With two showings to consider — both of which provided notable progress — It appears as if Tom Herman’s plan to rebuild the Texas Longhorns into a championship-caliber program is well on its way. But as the 2019 campaign inches nearer, a more immediate question looms and will largely determine whether or not Texas can take the next step in its rebuild.
How well can the Horns, and more specifically, Texas defensive coordinator Todd Orlando, rebuild a Longhorns defense that lost all but three starters from a 10-win unit?
Included in that mass exodus is Big 12 Defensive Lineman of the Year Charles Omenihu and fellow All-Big 12 selections in cornerback Kris Boyd and linebacker Gary Johnson. Replacing such a notable collection of talent and experience will prove to be a tall task, to be sure, but that much is to be expected when the defense Texas fielded in 2018 featured almost entirely seniors.
This time around, Texas will be a bit shorthanded on seniors, but that doesn’t necessarily mean that the Longhorns will be forced to featured an inexperienced bunch.
“The main difference is just on paper how young we are. Experience-wise, I think it’s all there,” Jones said during Big 12 Media Days of the difference in mentality between the 2018 and 2019 defenses. “The whole leadership aspect; we had so many seniors and not just seniors, but leaders so being able to fill that gap has been a little challenging just for the fact that we only have four or five seniors on defense as a whole.”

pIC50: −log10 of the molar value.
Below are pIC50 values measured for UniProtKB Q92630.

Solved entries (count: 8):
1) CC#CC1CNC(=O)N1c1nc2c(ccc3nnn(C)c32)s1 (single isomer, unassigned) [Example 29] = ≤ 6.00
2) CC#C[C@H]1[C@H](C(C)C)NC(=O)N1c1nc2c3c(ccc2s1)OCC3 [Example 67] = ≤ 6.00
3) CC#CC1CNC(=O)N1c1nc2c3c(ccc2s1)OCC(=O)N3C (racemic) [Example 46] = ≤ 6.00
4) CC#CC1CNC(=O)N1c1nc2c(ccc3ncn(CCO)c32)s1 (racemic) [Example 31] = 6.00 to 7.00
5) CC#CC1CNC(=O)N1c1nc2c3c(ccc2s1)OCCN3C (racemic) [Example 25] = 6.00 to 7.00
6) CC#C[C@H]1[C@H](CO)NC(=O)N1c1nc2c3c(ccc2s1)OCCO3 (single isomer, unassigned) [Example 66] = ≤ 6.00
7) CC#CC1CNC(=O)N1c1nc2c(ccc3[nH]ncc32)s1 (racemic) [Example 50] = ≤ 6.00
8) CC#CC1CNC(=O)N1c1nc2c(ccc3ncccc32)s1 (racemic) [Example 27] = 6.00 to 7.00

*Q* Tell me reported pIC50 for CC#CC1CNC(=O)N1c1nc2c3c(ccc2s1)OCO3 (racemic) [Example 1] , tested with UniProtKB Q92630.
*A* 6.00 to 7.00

Considering the likely newcomers to the starting unit, senior Rover Jeffrey McCulloch boasts 36 appearances and six starts, while junior defensive end Ta’Quon Graham enters 2019 with 26 career appearances. Throughout his 13 appearances and six starts as a true freshman, hybrid defensive back B.J. Foster looked the part of nothing short of a star in the making, and sophomore B-Backer Joseph Ossai flashed upside in his 14 appearances, which included a start in the Sugar Bowl.
As for what remains, recent recruiting efforts have set Texas up to slide former high school All-Americans into the starting unit, as is expected to be the case with sophomore cornerbacks Anthony Cook and Jalen Green, which combined for 25 appearances in 2018, as well as nose tackle Keondre Coburn and Mac linebacker Ayodele Adeoye.
“We have recruited very well on that side of the ball. We have developed in the weight room very well. We’re going to be young. There is no secret to that,” Herman said during Big 12 Media Days.
“But young and talented is better than young and not talented. I can tell you that,’ Herman added. “So we’ve got to find a way to get the best 11 guys on the field. I think that’s important as well, regardless of what position they play. We feel good. We feel like Todd Orlando is the cream of the crop when it comes to defensive coordinators in this league and I have no doubt that we will get better simply by an infusion of talent and another year of development in our system.”
Sure, the new-look Longhorns defense will endure a bit of a learning curve, especially early on, but this shouldn’t be a unit that comes out with the look of a deer lost in headlights.
Though the burnt orange won’t feature seniors in bulk, Malcolm Roach is a quality candidate to bring the Big 12 Defensive Lineman of the Year award to Austin for the third time in as many years. McCulloch has received his fair share of praise throughout the offseason and will, at long lost, enjoy the opportunity to live up to his highly-touted status as a former prized prospect. And, of course, Jones shares a defensive backfield with sophomore Caden Sterns and the two comprise what will arguably be the top safety duo in the country in 2019.
Even with those few-and-far-between seniors, the Texas defense will be young. Nothing can change that but time. But as Tom Herman said, “young and talented is better than young and not talented.”